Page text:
Most people with obsessive-compulsive disorder (OCD) — between 1 and 3 percent of the U.S. adult population — are diagnosed by the time they reach their 20s.
This is because symptoms commonly appear between the ages of 8 to 9 in boys and 12 to 13 in girls. And most cases, especially in children, are genetic.
“If someone has a first-degree relative with OCD, they are more likely to get it,” says Kate Fitzgerald, M.D., an associate professor with the U-M Department of Psychiatry studying developmental changes in the brains of teens with the condition.
Fitzgerald’s work seeks to understand whether cognitive behavioral therapy improves brain function to help kids overcome it. Her team is currently recruiting teens to participate in a study on this topic.
In her own words, she discusses the condition and the latest research.
What is OCD and what are the symptoms?
Fitzgerald: OCD is a common, chronic and disabling disorder in which a person has uncontrollable, recurrent thoughts that cause anxiety (obsessions) and repetitive behaviors (compulsions) intended to stop the feared thought from coming true.
Repetitive thoughts include worries that pop out of the blue, such as contracting a rare disease or accidentally hurting someone.
Unwanted thoughts about harm and safety might cause a person with OCD to worry that they will commit a crime, even though they would never dream of wanting to hurt someone or breaking the law.
Obsessions about harm and safety can also make the affected person worry repeatedly that they might be the victim of a crime, even though they know they live in a safe place and likely will not be hurt.
Some people with OCD obsess about symmetry and need to order items in their environment; things may need to look or feel just right.
Repetitive fears of contamination can cause intense hand-washing, repetitive showering or excessive cleaning of one’s home.
Repetitive behaviors, on the other hand, are intended to neutralize one’s anxiety-provoking thought.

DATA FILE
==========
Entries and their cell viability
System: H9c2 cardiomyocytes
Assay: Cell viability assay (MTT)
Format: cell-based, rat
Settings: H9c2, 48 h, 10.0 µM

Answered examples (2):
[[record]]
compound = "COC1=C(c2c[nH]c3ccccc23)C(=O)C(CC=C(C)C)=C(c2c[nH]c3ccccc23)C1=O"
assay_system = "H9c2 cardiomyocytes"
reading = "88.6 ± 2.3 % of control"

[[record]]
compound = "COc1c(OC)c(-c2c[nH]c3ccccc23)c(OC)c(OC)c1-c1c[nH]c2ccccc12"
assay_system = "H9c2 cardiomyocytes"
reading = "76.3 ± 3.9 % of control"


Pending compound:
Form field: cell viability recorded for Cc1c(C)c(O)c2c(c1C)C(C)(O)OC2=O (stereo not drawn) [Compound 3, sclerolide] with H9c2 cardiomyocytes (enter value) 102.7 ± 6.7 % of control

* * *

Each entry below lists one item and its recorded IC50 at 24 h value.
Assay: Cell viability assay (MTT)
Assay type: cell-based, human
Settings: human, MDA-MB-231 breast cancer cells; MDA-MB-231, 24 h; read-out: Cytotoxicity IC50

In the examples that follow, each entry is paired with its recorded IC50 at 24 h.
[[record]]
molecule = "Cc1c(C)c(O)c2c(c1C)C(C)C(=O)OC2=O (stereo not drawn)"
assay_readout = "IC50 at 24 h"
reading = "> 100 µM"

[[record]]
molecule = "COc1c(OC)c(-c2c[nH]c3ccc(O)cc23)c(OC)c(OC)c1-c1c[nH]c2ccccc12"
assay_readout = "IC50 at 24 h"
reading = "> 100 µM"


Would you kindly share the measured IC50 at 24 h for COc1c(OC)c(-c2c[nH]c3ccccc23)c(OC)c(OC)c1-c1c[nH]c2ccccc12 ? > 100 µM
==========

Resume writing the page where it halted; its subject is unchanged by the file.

A person with OCD wants so much to prevent a feared outcome that they think of every possible way to prevent it from happening.
Someone may think, “If I do this activity, such as washing my hand 20 times, it will prevent me from contracting HIV.” There is an overwhelming concern that they cannot shake it without doing a certain behavior.
Why is it important to study teens with OCD?
Treating kids early can save them a lifetime of distress. There is also evidence that cognitive behavioral therapy is actually more effective at younger ages.
One classic OCD symptom is called magical thinking. Can you explain what it is?
Fitzgerald: Magical thinking is an illogical thought pattern, which causes someone with OCD to link unrelated actions or events.
Individuals may become preoccupied with unlucky numbers, colors, certain words, sayings or superstitions and link them to catastrophe or “bad things” that might happen.
When this happens, the person may need to counteract the “bad thought” with a good one to feel safe again.
What is cognitive behavioral therapy and how might it be effective for someone with OCD?
Fitzgerald: CBT is a psychological treatment or “talk therapy.” One particular type of CBT, exposure and response prevention, is effective for treating OCD. It teaches the patient to break the link between repetitive thought and ritualistic behaviors.
By resisting the urge to perform a compulsive behavior, people with OCD learn that obsessive thoughts are insignificant, which lessens the anxiety that the thoughts produce. CBT can lead to significant improvement in functioning and quality of life.
Response prevention means learning to resist the urge to perform repetitive behaviors. Kids with OCD learn to push back on repetitive thoughts, doing the opposite of what the OCD is telling them to do.
For example, if a person is worried about touching germs on a doorknob, I would have them touch it on purpose so that they can see nothing bad happened afterward.
With practice, touching the doorknob becomes less scary, and the obsession that it will cause them to get sick starts to go away.
The goal here is to get the patient to dismiss obsessive thoughts as “garbage” that they can ignore.
What happens in the brain during CBT?
Fitzgerald: We are studying this by using brain imaging. We think that CBT is exercising the frontal cortex part of the brain.
It may be that a more active and flexible frontal cortex helps OCD patients to dismiss obsessions as “false alarms.”
Why are you studying CBT and OCD?
We are hoping that we can develop an understanding of how CBT works in teens with OCD, so we can build even better treatments.
In general, the goal with CBT is not to be cured but to get very good at managing the condition. CBT skills help kids to fight back against the bully that is OCD.
If you suspect your child has OCD, what should you do?
Point out to your child that their repetitive worries do not make sense and can be ignored.
Praise them for resisting the urge to perform compulsions, and let them know that pushing back on repetitive thoughts helps to make the thoughts go away.
If your child continues to struggle, look for a specialist to provide CBT-based exposure/response prevention to treat OCD. Teens can actually get CBT through the imaging study that we are conducting right now.